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Michigan study looks at impacts of PFAS on offspring

Chris Anton - stock.adobe.com
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335550951

A groundbreaking report from a team of Wayne State University researchers revealed fathers pass down more than genetics to their children. They are also potentially sharing the impact of toxins.

The study found when adult male mice are exposed to a mix of old and new PFAS chemicals, it alters their sperm and affects the genes in their offspring's liver and fat. The substances have been widely used since the 1940s in consumer projects and industry.

Dr. Michael Petriello, toxicologist and assistant professor of environmental health sciences and pharmacology at Wayne State, worked on the study and said the results have been surprising.

"It was a such an interesting collaboration that I didn't know what to expect, because I had never done anything looking at paternal exposures," Petriello observed. "Every time that we expose these male mice, we see something - whether it's in the male themselves, or their offspring."

Studies show PFAS exposure also causes less testosterone in male rats and more estradiol, a female sex hormone. PFAS are a large group of synthetic chemicals resistant to oil, water and heat, giving them the nickname "forever chemicals."

Dr. Richard Pilsner, OB/GYN and professor of human growth and development at Wayne State, who co-authored the report, said while women often focus on their health before trying to become pregnant, planning is important for men too, and the three months before conception are most critical.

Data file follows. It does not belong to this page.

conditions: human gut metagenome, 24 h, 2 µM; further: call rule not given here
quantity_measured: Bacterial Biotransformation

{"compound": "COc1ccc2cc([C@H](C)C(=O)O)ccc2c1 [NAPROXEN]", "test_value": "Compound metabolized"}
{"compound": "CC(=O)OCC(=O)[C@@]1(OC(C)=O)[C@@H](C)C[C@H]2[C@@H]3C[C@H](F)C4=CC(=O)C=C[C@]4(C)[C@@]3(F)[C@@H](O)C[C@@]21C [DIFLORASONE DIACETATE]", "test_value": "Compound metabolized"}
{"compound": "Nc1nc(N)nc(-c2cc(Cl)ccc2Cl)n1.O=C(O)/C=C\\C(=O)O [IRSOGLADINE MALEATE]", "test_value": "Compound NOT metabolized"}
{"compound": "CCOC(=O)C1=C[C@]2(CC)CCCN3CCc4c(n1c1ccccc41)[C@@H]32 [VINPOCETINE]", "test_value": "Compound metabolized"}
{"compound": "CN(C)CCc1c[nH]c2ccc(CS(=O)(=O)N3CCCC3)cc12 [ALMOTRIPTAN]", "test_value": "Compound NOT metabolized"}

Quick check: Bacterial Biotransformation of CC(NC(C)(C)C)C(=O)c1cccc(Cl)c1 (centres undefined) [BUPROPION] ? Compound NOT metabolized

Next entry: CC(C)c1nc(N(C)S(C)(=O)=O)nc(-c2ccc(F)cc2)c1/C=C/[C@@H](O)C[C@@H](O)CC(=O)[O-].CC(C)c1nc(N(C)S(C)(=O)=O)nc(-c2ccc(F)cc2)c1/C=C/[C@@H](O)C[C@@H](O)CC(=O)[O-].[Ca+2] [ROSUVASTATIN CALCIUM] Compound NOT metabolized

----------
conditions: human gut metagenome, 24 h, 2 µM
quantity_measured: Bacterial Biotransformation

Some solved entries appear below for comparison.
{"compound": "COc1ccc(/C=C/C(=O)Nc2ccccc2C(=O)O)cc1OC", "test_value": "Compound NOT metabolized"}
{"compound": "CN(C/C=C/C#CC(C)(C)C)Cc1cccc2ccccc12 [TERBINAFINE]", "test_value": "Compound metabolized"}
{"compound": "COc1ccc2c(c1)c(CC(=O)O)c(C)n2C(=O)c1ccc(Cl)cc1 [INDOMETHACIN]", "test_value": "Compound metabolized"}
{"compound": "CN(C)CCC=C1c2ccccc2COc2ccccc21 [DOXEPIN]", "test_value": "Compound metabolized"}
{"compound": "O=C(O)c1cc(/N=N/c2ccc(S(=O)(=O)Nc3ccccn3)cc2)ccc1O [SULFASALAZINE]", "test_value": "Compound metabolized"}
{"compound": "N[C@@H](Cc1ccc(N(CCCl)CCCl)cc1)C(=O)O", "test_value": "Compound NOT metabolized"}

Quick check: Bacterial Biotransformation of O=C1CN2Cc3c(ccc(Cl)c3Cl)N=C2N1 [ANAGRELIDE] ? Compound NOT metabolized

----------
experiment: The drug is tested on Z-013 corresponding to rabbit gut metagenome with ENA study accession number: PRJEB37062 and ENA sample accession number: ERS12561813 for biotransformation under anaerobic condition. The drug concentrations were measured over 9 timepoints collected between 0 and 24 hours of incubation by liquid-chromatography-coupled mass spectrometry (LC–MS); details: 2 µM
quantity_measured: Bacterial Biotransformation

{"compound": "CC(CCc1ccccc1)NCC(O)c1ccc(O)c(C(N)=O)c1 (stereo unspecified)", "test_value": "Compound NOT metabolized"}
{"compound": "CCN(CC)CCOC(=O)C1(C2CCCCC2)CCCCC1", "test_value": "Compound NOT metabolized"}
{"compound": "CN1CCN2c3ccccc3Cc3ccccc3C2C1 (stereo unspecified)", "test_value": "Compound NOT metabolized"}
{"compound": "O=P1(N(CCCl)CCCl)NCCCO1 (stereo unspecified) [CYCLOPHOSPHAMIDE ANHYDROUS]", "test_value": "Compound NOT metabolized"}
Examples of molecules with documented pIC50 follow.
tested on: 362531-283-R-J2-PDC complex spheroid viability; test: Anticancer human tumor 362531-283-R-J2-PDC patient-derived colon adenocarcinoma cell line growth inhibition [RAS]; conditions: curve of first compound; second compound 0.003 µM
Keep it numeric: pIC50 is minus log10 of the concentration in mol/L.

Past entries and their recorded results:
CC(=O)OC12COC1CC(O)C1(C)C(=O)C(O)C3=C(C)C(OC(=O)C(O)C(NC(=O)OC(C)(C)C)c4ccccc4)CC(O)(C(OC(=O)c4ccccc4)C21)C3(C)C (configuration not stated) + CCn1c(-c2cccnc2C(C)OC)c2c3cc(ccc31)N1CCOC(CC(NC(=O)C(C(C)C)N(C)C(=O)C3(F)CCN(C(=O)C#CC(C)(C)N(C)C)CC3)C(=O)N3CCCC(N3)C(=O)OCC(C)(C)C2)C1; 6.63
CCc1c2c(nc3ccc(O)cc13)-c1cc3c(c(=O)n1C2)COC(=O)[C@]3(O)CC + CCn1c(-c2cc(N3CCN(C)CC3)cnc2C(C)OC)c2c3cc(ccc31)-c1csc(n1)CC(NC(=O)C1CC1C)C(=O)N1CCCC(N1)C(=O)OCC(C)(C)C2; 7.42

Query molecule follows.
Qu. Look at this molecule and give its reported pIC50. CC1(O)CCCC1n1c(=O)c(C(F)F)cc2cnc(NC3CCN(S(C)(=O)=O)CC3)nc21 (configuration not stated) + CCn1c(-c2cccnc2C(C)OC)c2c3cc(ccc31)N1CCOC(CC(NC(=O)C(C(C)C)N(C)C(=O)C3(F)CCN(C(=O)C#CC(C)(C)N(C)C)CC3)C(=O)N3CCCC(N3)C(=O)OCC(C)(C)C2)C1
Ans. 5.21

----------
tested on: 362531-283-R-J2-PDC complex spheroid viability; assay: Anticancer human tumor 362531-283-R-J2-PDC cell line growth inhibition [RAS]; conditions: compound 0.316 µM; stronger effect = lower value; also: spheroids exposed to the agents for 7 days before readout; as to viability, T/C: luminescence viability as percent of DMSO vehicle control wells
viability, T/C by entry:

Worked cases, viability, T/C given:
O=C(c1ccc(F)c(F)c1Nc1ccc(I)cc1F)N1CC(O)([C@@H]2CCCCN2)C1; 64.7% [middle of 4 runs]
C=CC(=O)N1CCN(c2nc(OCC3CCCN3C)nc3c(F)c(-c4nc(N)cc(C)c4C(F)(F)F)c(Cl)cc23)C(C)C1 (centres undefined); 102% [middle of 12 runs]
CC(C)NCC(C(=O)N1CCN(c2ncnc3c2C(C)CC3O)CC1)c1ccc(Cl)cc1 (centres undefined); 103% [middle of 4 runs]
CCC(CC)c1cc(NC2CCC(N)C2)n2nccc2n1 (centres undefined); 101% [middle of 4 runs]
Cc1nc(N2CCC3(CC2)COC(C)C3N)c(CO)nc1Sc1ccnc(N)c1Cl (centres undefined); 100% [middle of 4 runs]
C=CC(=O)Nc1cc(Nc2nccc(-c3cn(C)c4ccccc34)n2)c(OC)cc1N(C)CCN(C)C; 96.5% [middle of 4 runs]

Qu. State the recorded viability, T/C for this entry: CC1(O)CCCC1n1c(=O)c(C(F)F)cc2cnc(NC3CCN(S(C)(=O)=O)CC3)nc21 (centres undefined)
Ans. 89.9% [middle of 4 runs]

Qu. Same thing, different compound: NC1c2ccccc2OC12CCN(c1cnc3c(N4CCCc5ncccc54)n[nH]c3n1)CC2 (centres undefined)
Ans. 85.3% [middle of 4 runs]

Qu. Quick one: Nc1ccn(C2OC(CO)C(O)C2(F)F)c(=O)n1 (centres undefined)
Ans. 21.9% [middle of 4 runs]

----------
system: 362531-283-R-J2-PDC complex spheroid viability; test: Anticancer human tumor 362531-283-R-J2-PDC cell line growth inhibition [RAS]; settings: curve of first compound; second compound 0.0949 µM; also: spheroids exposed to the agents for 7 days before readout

"During that period, it's very good to try and avoid environmental exposures and reduce your exposure to different factors that may negatively influence those sperm epigenetic patterns," Pilsner recommended.

DruAnne Maxwell, a doctoral student at Wayne State and co-author of the report, said she is grateful to Professors Pilsner and Petriello for what she called a revolutionary opportunity.

"PFAS, there's not a lot known about it, especially when it comes to reproductive science," Maxwell pointed out. "There's not a lot of emphasis on male contribution, and so we're trying to, like, turn the tides and show people that men do matter."

The team said more research is needed to understand how PFAS exposure before conception affects future generations.

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